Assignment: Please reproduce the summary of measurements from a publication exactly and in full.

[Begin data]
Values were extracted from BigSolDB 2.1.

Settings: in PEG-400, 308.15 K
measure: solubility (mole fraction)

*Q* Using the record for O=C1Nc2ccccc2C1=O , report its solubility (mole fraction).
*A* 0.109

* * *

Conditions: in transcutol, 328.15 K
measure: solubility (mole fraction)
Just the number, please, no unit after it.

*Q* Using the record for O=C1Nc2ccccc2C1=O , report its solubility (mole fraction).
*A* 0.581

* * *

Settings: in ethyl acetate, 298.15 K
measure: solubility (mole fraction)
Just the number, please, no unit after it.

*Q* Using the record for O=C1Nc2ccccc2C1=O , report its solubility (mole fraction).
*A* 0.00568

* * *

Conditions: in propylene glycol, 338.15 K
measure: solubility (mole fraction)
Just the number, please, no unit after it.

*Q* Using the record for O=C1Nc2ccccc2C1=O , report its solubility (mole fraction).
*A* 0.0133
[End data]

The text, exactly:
Values were extracted from BigSolDB 2.1.

Settings: in PEG-400, 308.15 K
measure: solubility (mole fraction)

*Q* Using the record for O=C1Nc2ccccc2C1=O , report its solubility (mole fraction).
*A* 0.109

* * *

Conditions: in transcutol, 328.15 K
measure: solubility (mole fraction)
Just the number, please, no unit after it.

*Q* Using the record for O=C1Nc2ccccc2C1=O , report its solubility (mole fraction).
*A* 0.581

* * *

Settings: in ethyl acetate, 298.15 K
measure: solubility (mole fraction)
Just the number, please, no unit after it.

*Q* Using the record for O=C1Nc2ccccc2C1=O , report its solubility (mole fraction).
*A* 0.00568

* * *

Conditions: in propylene glycol, 338.15 K
measure: solubility (mole fraction)
Just the number, please, no unit after it.

*Q* Using the record for O=C1Nc2ccccc2C1=O , report its solubility (mole fraction).
*A* 0.0133